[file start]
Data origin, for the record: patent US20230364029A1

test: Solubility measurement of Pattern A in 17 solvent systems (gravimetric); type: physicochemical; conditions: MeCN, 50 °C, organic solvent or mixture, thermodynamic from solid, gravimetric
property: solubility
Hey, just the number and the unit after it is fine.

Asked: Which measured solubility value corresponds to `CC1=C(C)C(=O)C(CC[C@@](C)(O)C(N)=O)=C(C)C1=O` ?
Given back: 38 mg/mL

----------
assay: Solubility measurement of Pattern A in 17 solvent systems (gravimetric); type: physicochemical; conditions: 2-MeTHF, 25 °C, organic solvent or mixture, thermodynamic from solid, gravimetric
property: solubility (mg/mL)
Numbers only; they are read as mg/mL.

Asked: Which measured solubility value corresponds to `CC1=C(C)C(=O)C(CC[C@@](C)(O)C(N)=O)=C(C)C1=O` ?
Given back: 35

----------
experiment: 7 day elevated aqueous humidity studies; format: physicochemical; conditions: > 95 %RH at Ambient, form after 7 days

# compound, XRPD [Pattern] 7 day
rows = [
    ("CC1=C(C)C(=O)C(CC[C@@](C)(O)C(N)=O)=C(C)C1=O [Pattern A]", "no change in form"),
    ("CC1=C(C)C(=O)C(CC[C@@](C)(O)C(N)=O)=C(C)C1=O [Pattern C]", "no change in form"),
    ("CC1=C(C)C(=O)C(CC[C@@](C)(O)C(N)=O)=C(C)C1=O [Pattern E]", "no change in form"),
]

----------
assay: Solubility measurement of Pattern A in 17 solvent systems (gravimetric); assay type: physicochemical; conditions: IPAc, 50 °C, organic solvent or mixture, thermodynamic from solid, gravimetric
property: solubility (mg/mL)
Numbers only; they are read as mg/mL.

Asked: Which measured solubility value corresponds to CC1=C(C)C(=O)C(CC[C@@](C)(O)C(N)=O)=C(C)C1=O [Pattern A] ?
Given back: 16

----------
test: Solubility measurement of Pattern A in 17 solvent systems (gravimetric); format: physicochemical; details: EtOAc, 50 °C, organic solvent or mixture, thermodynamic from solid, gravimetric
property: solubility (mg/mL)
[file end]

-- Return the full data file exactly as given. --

Data origin, for the record: patent US20230364029A1

test: Solubility measurement of Pattern A in 17 solvent systems (gravimetric); type: physicochemical; conditions: MeCN, 50 °C, organic solvent or mixture, thermodynamic from solid, gravimetric
property: solubility
Hey, just the number and the unit after it is fine.

Asked: Which measured solubility value corresponds to `CC1=C(C)C(=O)C(CC[C@@](C)(O)C(N)=O)=C(C)C1=O` ?
Given back: 38 mg/mL

----------
assay: Solubility measurement of Pattern A in 17 solvent systems (gravimetric); type: physicochemical; conditions: 2-MeTHF, 25 °C, organic solvent or mixture, thermodynamic from solid, gravimetric
property: solubility (mg/mL)
Numbers only; they are read as mg/mL.

Asked: Which measured solubility value corresponds to `CC1=C(C)C(=O)C(CC[C@@](C)(O)C(N)=O)=C(C)C1=O` ?
Given back: 35

----------
experiment: 7 day elevated aqueous humidity studies; format: physicochemical; conditions: > 95 %RH at Ambient, form after 7 days

# compound, XRPD [Pattern] 7 day
rows = [
    ("CC1=C(C)C(=O)C(CC[C@@](C)(O)C(N)=O)=C(C)C1=O [Pattern A]", "no change in form"),
    ("CC1=C(C)C(=O)C(CC[C@@](C)(O)C(N)=O)=C(C)C1=O [Pattern C]", "no change in form"),
    ("CC1=C(C)C(=O)C(CC[C@@](C)(O)C(N)=O)=C(C)C1=O [Pattern E]", "no change in form"),
]

----------
assay: Solubility measurement of Pattern A in 17 solvent systems (gravimetric); assay type: physicochemical; conditions: IPAc, 50 °C, organic solvent or mixture, thermodynamic from solid, gravimetric
property: solubility (mg/mL)
Numbers only; they are read as mg/mL.

Asked: Which measured solubility value corresponds to CC1=C(C)C(=O)C(CC[C@@](C)(O)C(N)=O)=C(C)C1=O [Pattern A] ?
Given back: 16

----------
test: Solubility measurement of Pattern A in 17 solvent systems (gravimetric); format: physicochemical; details: EtOAc, 50 °C, organic solvent or mixture, thermodynamic from solid, gravimetric
property: solubility (mg/mL)